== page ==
(Image: Mitchell Squire/Private Media)

According to the government’s latest budget forecasts, no one’s getting a real pay rise any time soon. In fact, we’re going to go backwards between now and the 2024, despite unemployment plunging to 4.5%.

That means that Australian workers will have entered a second decade of wage stagnation, despite the government’s insistence that it is being driven by a desire to see wages rise.

And remember this is all wages — not private sector wages, which have been trailing public sector wages in recent years. And it’s an average, so many private sector industries like construction, manufacturing and retail will experience even lower “growth”.

That’s why Robert Gottliebsen warning of a “wages explosion” in The Australian is so absurd. If there’s any wages explosion, it will be of the kind that Eric Abetz, during his fortunately brief stint as employment minister, warned of in 2014, right as historic wage stagnation was setting in.

Why is wages growth so poor that workers’ real wages will be falling when unemployment is at a level not seen since John Howard was fending off Kevin Rudd — and while the government is spending over 26% of GDP?

The budget papers provide some insight. Budget paper No. 1 explains:

The near-term outlook is consistent with low wage increases in new federal enterprise bargaining agreements and state public sector wage caps that are expected to moderate the outlook for wage growth over the forecast period. Towards the end of the forecast period, the lower unemployment rate and broader economic strength should see wages begin to pick up.

That’s true, but incomplete: there’s also the federal government’s opposition to minimum wage increases, its support for penalty rate cuts and — speaking of public sector wage caps — its policy of preventing public service wages rising faster than private sector wages. Those factors must have dropped out of the copy at some point.

And then there’s the general shift in bargaining power in favour of employers and against workers, as corporations get larger and unions shrink.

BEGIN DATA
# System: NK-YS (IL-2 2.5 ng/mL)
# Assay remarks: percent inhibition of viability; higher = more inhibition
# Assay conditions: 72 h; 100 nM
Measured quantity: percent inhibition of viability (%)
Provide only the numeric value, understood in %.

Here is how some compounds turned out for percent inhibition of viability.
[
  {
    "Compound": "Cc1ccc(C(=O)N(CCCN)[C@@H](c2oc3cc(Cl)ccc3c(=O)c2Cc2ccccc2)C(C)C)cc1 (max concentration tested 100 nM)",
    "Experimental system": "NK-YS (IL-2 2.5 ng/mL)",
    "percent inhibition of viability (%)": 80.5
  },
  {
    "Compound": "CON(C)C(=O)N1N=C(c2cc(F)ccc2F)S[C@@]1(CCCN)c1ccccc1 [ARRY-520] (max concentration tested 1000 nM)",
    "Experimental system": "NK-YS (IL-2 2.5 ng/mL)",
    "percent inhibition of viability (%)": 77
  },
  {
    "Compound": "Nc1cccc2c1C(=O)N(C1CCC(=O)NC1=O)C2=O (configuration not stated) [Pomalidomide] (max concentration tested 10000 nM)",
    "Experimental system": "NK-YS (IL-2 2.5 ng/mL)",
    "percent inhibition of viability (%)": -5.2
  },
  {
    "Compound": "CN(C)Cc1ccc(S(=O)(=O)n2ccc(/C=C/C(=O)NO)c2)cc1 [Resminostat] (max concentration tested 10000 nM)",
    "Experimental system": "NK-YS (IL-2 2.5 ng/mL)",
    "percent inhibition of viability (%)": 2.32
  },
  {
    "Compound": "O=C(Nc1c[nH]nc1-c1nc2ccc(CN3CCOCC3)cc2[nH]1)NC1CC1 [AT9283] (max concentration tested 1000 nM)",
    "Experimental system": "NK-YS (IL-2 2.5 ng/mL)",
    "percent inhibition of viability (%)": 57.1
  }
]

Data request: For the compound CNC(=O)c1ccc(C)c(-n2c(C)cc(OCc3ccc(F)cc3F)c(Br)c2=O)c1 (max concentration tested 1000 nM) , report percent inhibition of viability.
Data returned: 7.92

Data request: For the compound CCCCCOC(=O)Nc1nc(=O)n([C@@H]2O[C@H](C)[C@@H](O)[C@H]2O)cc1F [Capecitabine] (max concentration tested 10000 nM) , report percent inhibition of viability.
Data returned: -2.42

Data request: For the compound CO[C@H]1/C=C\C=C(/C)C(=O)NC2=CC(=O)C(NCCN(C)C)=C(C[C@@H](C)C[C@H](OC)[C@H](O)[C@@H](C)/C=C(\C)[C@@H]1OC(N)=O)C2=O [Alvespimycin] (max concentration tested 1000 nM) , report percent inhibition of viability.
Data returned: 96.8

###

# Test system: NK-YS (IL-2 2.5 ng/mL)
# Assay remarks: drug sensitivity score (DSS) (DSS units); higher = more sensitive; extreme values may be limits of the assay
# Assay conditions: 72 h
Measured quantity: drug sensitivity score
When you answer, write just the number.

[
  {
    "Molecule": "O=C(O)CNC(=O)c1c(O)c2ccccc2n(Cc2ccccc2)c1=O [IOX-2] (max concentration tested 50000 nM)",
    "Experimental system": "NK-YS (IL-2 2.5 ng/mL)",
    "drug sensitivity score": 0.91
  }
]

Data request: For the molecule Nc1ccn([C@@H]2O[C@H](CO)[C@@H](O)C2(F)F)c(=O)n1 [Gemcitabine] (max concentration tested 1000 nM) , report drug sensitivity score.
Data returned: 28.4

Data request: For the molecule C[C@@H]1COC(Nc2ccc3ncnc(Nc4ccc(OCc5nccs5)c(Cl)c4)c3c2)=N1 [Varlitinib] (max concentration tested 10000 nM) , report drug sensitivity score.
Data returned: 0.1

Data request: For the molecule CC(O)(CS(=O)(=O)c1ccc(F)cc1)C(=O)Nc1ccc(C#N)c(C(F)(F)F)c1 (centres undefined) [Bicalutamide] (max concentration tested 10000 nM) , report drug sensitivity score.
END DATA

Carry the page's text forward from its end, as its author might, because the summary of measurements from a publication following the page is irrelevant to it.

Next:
A government with any fiscal discipline might reflect on whether pumping tens of billions into the economy to get joblessness down so low might not be as good an idea as, say, providing subsidies for trade union membership, thereby encouraging workers to rejoin them, and loosening the restrictions around bargaining and industrial disputes. Given the demonstrated links between union membership and wage rises — even for non-union workers — this might do more to lift real wages than massive fiscal stimulus.

The budget papers do flag that “ongoing international border closures may cause labour shortages and place upward pressure on wages in selected industries” but otherwise there’s little joy for workers other than the promise of a juicy 0.25 percentage point increase in real wages — before tax — in the mid-2020s.

Treasury notes in the budget papers that it has recently revised its estimate of the Non-Accelerating Inflation Rate of Unemployment (NAIRU) “resulting in a lower NAIRU estimate that lies within the band of 4.5%-5%”. Once unemployment gets below that level, “wage and price growth become increasingly sensitive to employment growth. However, the extent to which tightening labour market conditions will flow through into wage and price pressures remains highly uncertain.”

So according to Treasury, if unemployment gets somewhere below 4.5-5%, wages might grow. Helpful, isn’t it? That’s because NAIRU is a hindsight-driven, utopian measure of the point where inflation and employment diverge, a point that can’t be identified accurately, only guessed at.

In Australia estimates have been all over the shop in recent years from more than 5% unemployment to 5%, to 4.5%, 4% and now according to the RBA, maybe with a “3” in front of it.

To illustrate how useless NAIRU has been in recent years, from 2016 to the start of 2020 we had the longest and most sustained growth in jobs we’ve seen in decades. The result? Slowly easing inflation, and softening wages growth, enough to make the Reserve Bank cut cash rates to new record lows. The latter is not supposed to happen under the Phillips Curve (of which the NAIRU is a supposedly important part). The Phillips Curve is based on a theory that inflation and unemployment have a stable and inverse relationship. Instead we got remarkably strong jobs growth while wages, for many workers, went backwards.

Explosion? We can only hope.

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